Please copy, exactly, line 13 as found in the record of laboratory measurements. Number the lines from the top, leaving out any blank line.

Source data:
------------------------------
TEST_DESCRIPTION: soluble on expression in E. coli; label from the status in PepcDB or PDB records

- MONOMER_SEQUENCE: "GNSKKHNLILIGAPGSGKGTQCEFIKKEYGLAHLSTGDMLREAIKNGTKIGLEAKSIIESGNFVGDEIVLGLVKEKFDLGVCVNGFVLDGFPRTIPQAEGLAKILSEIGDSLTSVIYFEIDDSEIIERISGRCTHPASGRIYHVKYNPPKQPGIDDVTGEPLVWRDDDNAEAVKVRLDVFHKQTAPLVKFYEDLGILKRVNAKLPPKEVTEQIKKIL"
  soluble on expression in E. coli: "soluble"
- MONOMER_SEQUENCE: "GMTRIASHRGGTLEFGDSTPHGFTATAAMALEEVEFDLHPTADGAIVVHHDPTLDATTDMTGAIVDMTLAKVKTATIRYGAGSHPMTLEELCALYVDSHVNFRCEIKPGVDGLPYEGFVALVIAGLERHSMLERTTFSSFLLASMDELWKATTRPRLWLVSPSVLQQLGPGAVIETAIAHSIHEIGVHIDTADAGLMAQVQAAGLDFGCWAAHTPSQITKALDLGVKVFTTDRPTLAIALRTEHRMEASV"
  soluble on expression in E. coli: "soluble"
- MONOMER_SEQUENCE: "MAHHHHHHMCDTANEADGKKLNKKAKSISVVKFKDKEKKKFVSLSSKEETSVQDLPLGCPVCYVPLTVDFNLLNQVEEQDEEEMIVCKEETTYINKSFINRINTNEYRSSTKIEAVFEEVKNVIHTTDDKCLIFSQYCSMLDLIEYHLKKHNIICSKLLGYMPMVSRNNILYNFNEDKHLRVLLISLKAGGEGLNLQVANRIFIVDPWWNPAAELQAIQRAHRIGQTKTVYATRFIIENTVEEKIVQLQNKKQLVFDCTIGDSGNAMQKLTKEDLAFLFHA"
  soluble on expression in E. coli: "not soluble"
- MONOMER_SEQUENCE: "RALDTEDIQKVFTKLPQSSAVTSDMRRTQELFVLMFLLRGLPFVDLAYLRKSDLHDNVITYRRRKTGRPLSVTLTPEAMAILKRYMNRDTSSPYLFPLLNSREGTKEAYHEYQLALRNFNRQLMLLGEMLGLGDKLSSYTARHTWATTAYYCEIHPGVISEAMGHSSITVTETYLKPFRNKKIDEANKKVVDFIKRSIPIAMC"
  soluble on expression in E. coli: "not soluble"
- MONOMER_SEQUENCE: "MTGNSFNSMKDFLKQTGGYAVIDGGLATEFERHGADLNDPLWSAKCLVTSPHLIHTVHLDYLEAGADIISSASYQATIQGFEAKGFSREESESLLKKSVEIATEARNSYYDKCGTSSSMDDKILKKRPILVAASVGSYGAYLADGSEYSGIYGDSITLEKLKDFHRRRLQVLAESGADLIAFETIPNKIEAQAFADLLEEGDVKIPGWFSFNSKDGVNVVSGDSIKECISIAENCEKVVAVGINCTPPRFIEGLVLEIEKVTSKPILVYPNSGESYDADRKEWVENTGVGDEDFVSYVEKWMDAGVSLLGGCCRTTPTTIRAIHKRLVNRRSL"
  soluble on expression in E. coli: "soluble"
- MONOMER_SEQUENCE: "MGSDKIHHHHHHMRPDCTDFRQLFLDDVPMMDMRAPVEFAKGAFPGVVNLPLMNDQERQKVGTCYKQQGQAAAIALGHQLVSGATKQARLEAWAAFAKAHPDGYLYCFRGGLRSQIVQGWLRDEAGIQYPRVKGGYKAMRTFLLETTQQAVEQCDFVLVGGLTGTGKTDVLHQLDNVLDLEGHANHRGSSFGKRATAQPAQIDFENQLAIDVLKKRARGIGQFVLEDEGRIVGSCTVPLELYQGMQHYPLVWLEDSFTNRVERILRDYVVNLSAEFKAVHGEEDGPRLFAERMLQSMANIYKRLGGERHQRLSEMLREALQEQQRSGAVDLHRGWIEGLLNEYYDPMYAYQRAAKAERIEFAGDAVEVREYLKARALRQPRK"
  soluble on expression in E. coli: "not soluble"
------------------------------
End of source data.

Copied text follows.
  soluble on expression in E. coli: "not soluble"